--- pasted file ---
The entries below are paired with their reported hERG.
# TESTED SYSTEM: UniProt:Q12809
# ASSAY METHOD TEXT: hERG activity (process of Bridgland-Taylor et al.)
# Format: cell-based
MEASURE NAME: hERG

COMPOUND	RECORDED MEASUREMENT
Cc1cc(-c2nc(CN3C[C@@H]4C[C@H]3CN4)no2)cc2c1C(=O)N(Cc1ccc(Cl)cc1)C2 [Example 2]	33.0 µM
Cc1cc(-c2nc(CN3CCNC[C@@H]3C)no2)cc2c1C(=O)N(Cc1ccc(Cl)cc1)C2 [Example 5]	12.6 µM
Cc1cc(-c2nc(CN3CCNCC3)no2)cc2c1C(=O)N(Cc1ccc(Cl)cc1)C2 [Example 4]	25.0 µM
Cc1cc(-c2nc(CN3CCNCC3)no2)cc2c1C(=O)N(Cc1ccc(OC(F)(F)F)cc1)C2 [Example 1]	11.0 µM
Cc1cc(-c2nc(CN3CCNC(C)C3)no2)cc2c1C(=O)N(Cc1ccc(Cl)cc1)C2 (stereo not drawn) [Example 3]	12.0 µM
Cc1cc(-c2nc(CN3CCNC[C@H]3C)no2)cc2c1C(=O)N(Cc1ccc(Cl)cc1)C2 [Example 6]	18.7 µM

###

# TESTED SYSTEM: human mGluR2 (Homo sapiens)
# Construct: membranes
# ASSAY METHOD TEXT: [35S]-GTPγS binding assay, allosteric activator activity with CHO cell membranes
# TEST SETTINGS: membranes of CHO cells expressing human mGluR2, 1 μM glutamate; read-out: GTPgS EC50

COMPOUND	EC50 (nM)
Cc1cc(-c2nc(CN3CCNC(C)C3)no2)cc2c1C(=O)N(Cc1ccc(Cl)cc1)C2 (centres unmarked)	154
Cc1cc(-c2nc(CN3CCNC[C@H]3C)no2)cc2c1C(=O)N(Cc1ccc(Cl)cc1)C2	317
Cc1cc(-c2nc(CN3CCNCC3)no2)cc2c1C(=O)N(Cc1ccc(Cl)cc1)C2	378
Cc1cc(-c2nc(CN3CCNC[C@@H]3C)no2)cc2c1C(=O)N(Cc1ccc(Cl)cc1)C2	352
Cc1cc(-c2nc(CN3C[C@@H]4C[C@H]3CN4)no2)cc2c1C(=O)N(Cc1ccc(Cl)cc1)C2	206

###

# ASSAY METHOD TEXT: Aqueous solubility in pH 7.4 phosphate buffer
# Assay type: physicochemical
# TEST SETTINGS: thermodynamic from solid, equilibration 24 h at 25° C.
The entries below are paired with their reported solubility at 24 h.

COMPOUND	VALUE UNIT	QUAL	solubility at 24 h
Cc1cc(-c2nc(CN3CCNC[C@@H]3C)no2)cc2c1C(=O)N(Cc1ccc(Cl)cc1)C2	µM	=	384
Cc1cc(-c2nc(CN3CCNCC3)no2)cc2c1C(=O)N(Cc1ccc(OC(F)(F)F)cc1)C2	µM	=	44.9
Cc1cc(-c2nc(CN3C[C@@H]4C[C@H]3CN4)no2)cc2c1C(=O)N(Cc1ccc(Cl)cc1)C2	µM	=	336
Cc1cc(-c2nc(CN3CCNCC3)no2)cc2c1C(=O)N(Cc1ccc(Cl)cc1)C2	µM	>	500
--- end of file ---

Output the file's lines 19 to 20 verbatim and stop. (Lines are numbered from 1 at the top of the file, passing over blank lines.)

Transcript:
Cc1cc(-c2nc(CN3CCNC(C)C3)no2)cc2c1C(=O)N(Cc1ccc(Cl)cc1)C2 (centres unmarked)	154
Cc1cc(-c2nc(CN3CCNC[C@H]3C)no2)cc2c1C(=O)N(Cc1ccc(Cl)cc1)C2	317